In the Heat of the Curfew

by Harley Kooker,

MCC Vietnam, 1966-1969

Heat hung heavy that August evening.

It was 8:30pm, a half hour before curfew, but already the few hundred inhabitants of Đông Hà, Việt Nam, had settled quietly inside their open doored, incense-permeated shelters. It reminded me of chickens going to roost back in Pennsylvania—even the soft, mellow glow from kerosene lamps seemed to create the aura of the dust-covered, 15-watt night lights in the chicken house.

The fire-spewing, house-rattling 175mm artillery pieces on the U.S. Marine base just 200 yards away reminded me, with a shock of double concussion, that Pennsylvania was 10,000 miles away. It seemed an unfathomable distance as I unsuccessfully tried to piece together my shattered daydream of similarities between the two places.

All the vendors had scurried off the streets and into the forbidding darkness of obscure footpaths woven throughout the town by shortcut-minded kids. Even the mangy dogs hesitated to stray out of their master’s barbed-wire-surrounded properties.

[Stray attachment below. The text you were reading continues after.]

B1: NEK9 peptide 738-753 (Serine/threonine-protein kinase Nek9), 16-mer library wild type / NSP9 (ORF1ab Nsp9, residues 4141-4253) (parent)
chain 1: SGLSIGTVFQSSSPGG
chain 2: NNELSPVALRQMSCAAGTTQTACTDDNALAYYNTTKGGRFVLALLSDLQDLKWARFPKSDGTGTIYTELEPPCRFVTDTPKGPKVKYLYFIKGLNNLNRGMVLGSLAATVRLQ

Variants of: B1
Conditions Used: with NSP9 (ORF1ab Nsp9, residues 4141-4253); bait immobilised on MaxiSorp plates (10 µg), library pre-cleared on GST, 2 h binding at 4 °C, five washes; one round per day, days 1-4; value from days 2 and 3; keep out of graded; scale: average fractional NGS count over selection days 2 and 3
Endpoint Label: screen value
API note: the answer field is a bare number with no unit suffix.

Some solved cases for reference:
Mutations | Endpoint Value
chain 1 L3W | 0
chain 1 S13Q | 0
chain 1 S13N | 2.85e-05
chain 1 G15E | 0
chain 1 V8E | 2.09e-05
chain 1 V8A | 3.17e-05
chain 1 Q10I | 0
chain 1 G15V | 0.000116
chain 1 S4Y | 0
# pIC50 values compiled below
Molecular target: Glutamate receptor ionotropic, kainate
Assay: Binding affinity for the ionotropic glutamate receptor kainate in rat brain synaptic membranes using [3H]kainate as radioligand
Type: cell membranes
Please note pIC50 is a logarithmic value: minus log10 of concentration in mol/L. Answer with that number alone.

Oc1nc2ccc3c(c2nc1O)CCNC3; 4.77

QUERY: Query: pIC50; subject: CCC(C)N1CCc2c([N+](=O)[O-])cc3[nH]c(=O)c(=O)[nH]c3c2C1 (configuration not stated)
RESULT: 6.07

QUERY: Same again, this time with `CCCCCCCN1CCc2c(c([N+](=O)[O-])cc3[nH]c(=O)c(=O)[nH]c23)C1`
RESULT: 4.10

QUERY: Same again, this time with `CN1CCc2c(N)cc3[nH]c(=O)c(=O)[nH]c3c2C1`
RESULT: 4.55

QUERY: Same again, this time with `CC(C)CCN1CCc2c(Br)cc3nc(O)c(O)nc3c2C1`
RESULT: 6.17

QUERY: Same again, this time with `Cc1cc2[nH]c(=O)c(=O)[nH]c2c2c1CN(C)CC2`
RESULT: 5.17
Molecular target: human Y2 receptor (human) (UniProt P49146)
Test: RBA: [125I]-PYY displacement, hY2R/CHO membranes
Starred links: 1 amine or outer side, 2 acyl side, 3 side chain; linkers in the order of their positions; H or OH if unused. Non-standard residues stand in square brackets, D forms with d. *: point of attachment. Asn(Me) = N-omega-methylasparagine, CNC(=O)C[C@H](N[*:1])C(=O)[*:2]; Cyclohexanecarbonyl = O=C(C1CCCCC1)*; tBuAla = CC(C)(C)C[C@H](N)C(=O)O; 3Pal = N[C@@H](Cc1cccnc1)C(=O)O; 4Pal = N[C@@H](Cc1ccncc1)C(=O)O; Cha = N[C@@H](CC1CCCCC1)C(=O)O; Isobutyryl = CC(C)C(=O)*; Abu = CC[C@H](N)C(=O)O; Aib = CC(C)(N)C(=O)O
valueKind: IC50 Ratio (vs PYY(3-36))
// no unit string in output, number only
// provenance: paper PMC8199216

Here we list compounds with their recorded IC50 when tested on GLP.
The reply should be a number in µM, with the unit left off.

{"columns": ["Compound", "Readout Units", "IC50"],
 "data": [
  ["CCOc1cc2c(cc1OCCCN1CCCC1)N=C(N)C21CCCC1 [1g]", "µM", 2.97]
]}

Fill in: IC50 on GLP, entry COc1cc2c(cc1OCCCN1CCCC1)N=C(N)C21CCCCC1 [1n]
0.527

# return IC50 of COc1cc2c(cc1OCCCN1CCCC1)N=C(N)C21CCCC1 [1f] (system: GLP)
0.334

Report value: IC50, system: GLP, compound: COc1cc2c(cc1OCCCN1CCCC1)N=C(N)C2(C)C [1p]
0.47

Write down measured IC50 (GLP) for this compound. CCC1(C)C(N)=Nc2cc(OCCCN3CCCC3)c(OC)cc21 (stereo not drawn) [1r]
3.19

In fact, the only movement in the streets belonged to South Vietnamese soldiers. With feet dragging, they headed toward their night guard positions, burdened with outdated rifles, hand grenades, and ammunition boxes. Some smoked blackmarket American cigarettes; others trudged along in time to the subdued tunes of a sad song droning from a hard-used transistor. 

Gayle, my co-worker, and I were reading in half-slid-off-the-chair positions. Killer, our inferiority-complexed dog, groaned and rolled over into his uniquely spastic position for sleeping—legs straight up in the air. 

A hard rap on the door brought me to full stature in one muscle-flexing motion. I’ll never forget the pale-white face belonging to our quivering, curfew conscious, part-time interpreter, Hoa.

“What on earth are you doing outside so close to curfew?” I asked in disbelief.

“You must come down to the dispensary—right now! Someone is badly injured,” he muttered through his chattering teeth.

In two seconds, Gayle and I were out the door tearing for the Land Rover. Hoa was already swallowed up by the darkness as he cut down a footpath, taking a shortcut to the dispensary. The British powerhouse seemed to take twice as long as usual to start. I was eager to race it down the street, but experience reminded me to creep along painfully. So close to curfew, a speeding vehicle could incite a rain of bullets from the guard positions. Our leg, arm, and face muscles were pulled tight with expectation.